Boy in the striped pajamas
, , ,
93 min.
Release Date
Boy in the striped pajamas

Familiar themes of innocence lost, however overdone by Hollywood, can’t distract from the intensely dramatic effect of The Boy in the Striped Pajamas. The purity of childhood exists as the intent, and that might be all the film has to offer. If so, accepting it as a powerful depiction of children’s subjection during the Holocaust, and little more than a story plucking at our heartstrings, will suffice. The achingly sad story centers on an eight-year-old German boy during the early 1940s whose father is a Nazi. Bruno (Asa Butterfield) is an innocent, unaware of what Nazism means and oblivious to the then-current circumstances of his homeland. After receiving a promotion, his father (David Thewlis) takes the family from their extravagant home in Berlin to an icy concrete fortress in the country. Bruno is forced to abandon his friends back home, with whom he enjoyed silly children’s war games, and instead occupy his time with checkers, switching back and forth as both players out of boredom.

He asks his loving mother (Vera Farmiga) about the farm in the distance out his window. Can he play with the children in there? Why does everyone on the farm wear pajamas? Of course, this is no farm. Mother suddenly realizes the nature of Father’s promotion, and becomes emotionally distant, wanting to leave this place. Ever the dreamer, Bruno reads adventure books, as opposed to the Hitler Youth propaganda fed to his sister Gretel (Amber Beattie) by the family tutor. He hopes to explore the world someday, and like any child, embraces his blind curiosity, oblivious to where it leads him.

Through the backyard woodland resides “the farm,” where, behind barbed wire, sits a boy named Shmuel (Jack Scanlon). Bruno no more understands “Jew” than Shmuel comprehends “Nazi.” They’re just two boys of the same age. Neither understands why they’re supposed to hate each other. Sneaking sweets and playing checkers with his new partner whenever he can, Bruno begins to vaguely grasp the situation, but insomuch that he perceives some tension without a warning sign flashing red. Still, Bruno’s curiosity and good-heartedness take him places no child should go.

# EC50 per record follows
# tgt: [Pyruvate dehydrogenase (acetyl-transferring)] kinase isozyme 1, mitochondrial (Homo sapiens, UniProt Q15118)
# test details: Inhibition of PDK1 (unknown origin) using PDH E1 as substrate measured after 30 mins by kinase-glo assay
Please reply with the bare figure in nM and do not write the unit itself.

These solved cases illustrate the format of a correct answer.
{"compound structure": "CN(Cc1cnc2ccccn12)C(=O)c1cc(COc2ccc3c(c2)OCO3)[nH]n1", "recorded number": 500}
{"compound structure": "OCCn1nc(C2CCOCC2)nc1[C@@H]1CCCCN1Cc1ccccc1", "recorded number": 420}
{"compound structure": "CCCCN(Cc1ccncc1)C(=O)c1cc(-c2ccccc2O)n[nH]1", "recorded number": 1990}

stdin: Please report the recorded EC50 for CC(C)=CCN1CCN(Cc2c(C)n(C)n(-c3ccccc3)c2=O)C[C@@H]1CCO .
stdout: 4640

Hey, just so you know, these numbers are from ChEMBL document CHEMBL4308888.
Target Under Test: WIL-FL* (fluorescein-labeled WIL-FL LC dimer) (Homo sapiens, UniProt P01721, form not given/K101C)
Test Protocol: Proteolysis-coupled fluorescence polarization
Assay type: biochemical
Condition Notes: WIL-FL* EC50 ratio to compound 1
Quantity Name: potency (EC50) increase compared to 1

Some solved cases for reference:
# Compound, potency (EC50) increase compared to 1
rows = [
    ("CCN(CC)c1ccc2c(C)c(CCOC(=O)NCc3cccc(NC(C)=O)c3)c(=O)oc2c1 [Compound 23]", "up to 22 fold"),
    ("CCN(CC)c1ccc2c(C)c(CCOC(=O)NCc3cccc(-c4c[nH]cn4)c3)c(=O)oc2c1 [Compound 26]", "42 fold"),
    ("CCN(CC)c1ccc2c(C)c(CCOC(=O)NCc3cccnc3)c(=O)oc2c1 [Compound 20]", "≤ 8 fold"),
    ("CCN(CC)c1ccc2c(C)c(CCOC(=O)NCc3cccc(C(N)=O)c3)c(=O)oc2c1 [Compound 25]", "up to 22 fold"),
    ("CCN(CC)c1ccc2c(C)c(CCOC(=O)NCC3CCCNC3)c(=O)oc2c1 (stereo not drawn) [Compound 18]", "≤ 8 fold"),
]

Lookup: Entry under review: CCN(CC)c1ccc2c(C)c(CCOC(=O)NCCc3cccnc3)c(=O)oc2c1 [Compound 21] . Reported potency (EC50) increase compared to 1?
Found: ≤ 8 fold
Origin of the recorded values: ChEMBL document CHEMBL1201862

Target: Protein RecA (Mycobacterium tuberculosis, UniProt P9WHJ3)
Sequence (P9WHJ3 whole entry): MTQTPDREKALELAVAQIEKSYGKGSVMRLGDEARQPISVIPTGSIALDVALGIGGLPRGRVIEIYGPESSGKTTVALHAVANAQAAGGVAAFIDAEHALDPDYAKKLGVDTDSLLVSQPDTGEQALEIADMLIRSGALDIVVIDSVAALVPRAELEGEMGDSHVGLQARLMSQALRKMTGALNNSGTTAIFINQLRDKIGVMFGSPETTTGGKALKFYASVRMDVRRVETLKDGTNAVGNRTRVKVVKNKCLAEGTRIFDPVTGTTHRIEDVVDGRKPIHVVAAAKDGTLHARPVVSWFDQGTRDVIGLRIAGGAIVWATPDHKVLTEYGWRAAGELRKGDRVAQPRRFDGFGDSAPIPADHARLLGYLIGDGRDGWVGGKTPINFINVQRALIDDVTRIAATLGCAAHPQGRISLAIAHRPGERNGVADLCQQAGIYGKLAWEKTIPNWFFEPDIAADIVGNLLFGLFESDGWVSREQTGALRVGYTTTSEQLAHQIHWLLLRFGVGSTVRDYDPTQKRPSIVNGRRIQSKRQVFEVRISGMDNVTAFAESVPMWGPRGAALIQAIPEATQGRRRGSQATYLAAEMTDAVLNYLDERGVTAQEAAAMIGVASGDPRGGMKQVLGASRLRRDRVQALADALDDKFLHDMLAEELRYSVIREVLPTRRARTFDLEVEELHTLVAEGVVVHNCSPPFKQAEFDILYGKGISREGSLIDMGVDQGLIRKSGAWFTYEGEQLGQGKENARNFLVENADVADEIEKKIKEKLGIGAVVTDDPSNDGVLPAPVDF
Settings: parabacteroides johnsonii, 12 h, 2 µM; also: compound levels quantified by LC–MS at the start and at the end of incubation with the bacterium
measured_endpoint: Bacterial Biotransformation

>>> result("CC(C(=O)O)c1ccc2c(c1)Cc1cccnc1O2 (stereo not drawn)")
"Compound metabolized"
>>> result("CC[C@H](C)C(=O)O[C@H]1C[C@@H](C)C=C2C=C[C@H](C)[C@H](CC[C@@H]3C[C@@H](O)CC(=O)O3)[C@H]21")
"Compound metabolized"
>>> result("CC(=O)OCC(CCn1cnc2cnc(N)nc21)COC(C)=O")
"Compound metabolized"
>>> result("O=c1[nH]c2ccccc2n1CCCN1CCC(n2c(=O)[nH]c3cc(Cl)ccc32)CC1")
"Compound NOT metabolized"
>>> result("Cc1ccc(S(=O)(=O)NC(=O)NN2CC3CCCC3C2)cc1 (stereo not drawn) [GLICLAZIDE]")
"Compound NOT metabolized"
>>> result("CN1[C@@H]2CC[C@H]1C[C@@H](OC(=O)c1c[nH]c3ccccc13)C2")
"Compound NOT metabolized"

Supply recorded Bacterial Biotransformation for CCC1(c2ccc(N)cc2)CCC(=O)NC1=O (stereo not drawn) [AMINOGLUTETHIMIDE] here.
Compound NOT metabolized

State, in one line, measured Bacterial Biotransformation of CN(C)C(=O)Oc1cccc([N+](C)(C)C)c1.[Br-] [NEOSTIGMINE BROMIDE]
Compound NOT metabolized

Butterfield and Scanlon handle their roles without the uncomfortable push of some child actors. They’re pure embodiments, outshining even the strong work by Farminga (Breaking and Entering, The Departed) and Thewlis (Naked, Harry Potter and the Prisoner of Azkaban). So rarely do child actors allow the viewer to believe them fully, but these boys disappear into the film’s devastating world with aching effectiveness.

Another filmmaker might have staged the film differently, with a focus on suspense or retaining dramatic irony. Imagine a picture where the audience views the world from Bruno’s perspective entirely, where we’re not told his father is a Nazi, where we have to discover that tragic fact for ourselves. Director Mark Herman adapted his screenplay from the novel by John Boyne, and the presentation lays out the drama without a hint of uncertainty, every implication blatantly clear. This makes the film perhaps overly straightforward, but it also works for the intended outcome, as what feels complicated for a child is often deceptively simplistic for an adult.

The only mystery is the overall message. Stories like this are sometimes affecting enough in their unmistakable heartbreak, and if tragedy is all the film has to offer, Herman’s effort was a success. But does the film intend to argue anything, and if so, what? That children view the world through innocent eyes and remain incapable of intolerance? That hatred is taught, not born? Lessons should be learned from a story this profound. Punctuated with a finale that I won’t describe here, Herman’s film fades away, leaving us without a resolution to a number of conflicts that hold our interest throughout. Do Father and Gretel learn the error of their beliefs? How does the family live out the war? Will Bruno become a Nazi?

Resisting the belief that The Boy in the Striped Pajamas is just another story about wartime atrocities (Then again, how could there be “just” such a thing?), I allowed the film to soak for some time. After this period of fermentation, I have resolved that the story is quite basic, perhaps because the end leaves us empty and horrified instead of provoked. There’s no greater commentary or message is required beyond its warning about the innocence of youth and socially learned prejudice, mind you, just preferred. The film’s undeniable ability to shake its audience and remark on the Holocaust is enough. Footed in a simplistic story, the film is meager from a grand thematic perspective, particularly next to the substance of Au Revoir les Enfants, Schindler’s List, or Life is Beautiful, but still touches on important questions about the costs of human life and the dangers of hatred in a stirring, heart-wrenching tale.

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